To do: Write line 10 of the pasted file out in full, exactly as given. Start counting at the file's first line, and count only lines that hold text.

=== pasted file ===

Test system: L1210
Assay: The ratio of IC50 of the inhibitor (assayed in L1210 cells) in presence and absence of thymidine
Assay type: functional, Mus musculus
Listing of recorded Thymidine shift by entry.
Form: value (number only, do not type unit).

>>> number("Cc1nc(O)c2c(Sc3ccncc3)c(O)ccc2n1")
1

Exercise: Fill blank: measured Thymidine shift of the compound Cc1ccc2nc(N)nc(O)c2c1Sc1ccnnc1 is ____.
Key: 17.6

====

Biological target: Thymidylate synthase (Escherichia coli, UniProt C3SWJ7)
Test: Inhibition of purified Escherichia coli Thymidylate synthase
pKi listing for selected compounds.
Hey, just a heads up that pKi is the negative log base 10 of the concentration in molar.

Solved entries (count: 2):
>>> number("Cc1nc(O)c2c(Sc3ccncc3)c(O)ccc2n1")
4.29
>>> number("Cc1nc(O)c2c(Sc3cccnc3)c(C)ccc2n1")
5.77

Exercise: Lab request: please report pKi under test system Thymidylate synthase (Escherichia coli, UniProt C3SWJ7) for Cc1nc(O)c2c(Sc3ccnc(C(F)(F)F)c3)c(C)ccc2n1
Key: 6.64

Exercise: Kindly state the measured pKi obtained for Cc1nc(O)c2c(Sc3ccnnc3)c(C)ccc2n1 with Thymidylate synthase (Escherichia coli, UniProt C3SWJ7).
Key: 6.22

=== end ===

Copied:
====